Get them involved
Some of your very best early testimonials are going to be from those friends and family who have been benefiting from your expertise and your knowledge for years for free. Get them involved so that when you can’t go those social events, they still feel connected to you in your life. No doesn’t have to be a No to the relationship – it’s just a No to that use of your time. Keep saying Yes to those relationships by engaging them in new ways.
3. Say No to Yourself
The final place to practice the tool of saying no is with yourself. As you grow your business you’re going to find increasingly, that the challenges you face are going to require more energy, creativity, and vision. Those things don’t get conjured out of thin air. You harness and wield those things by focusing on your own self-care and well-being. And you compound that with discipline.
The 2 Components of Self Discipline
When I’m talking about discipline I’m really talking about two critical components. There’s being totally aligned with your vision and what it is you’re trying to create. That could be time freedom. That could be legacy for your family. It could be a better world. It could be anything that you see as possible as a result of the work that you’re doing with your business.
- Get clear about what that is and how you’re adding value to the world with your unique skills. Be in total alignment, not just from a logical place in your head but also in your heart and most importantly from a spiritual dimension. Tap into your inner wisdom, your God, higher power, whatever it is that you call the Great Unknown in the universe that fuels us all. Once you have that alignment in place then it’s about getting consistent about how you show up in alignment.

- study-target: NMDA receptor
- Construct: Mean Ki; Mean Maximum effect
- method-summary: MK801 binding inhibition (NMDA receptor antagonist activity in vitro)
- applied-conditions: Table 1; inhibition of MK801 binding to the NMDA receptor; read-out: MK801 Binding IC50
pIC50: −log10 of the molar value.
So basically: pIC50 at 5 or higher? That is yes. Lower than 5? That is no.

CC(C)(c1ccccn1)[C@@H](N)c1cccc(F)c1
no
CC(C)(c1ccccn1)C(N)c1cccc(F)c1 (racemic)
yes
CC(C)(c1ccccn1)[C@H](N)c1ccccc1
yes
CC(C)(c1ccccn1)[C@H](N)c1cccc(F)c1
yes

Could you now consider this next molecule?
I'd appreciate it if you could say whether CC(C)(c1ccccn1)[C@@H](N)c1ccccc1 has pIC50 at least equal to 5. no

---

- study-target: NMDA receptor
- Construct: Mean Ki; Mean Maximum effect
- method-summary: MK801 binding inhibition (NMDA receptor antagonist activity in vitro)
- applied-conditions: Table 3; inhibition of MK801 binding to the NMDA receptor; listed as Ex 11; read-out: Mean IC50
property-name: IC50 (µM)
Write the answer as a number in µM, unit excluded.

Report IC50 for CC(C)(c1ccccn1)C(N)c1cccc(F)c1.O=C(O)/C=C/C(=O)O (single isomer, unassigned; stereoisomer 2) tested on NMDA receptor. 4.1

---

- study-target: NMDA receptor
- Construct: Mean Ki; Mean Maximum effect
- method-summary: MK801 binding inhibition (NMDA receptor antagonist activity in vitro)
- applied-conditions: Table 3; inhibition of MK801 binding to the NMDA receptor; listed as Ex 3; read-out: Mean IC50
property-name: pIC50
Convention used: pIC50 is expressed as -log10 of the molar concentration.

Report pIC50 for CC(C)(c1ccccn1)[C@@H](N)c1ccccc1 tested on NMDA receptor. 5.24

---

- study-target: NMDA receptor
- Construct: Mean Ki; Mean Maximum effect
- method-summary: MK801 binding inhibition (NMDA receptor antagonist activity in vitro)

- Consistency can look like a lot of things. If you’re an online based entrepreneur, you should be consistently creating content. Are you blogging every week? Are you creating a new podcast every week? A new YouTube video? How often are you going live on Facebook? When are you posting to social media? How often are you reconciling your books? Consistency, consistency, consistency. It’s the key to the game.
Remember you need both components: alignment and consistency and both of those things are fueled by guess what? Time.
Be responsible for your own Time
It is your responsibility to create time and hold appointments with yourself for self generating your own alignment with care for your mind, body, and spirit. You also have responsibility to set aside time to be consistent with content generation and the admin that comes with running your business as a solopreneur.
Down the line you’ll be able to delegate a lot more but in the early stages you have to build that muscle. When you set appointments with yourself to either take care of your well-being (get aligned) or build your operation muscles (get consistent) those are appointments you don’t get to break in exchange for a Netflix binge or sleeping in till 10. Or staying up till midnight for that matter. Just say No to the things that don’t align with you and your commitment is critical to your success.
What do YOU think?
You have to learn to just say No. Say No to your nine-to-five and the over-extension of your time and resources. Just say No to family engagements that aren’t fully supporting what you’re trying to create. And definitely say No to that lazy slacker inside all of us that doesn’t want you to be fully aligned and consistent as you build your business.
Who do you have difficulty saying No to?
GRAB THE FREE BUSINESS PLANNING GUIDE!
If you haven’t downloaded the Business Planning Guide yet, I highly encourage you to get it now. It’s a phenomenal tool that will help you decide exactly what tasks you should be doing and how your time should be allocated as you prepare to jump in full time into your business. Set up boundaries around the things that are important and that have you aligned and consistent with building your dream. Remember, just say No.
YESSSSS TO ALL OF THIS!!
Paradoxically, saying no opens so many doors to our dreams!
Thank you for writing this Marie, very illuminating. Thanks for encouraging us to protect our most precious and irreplaceable asset, our time/our life.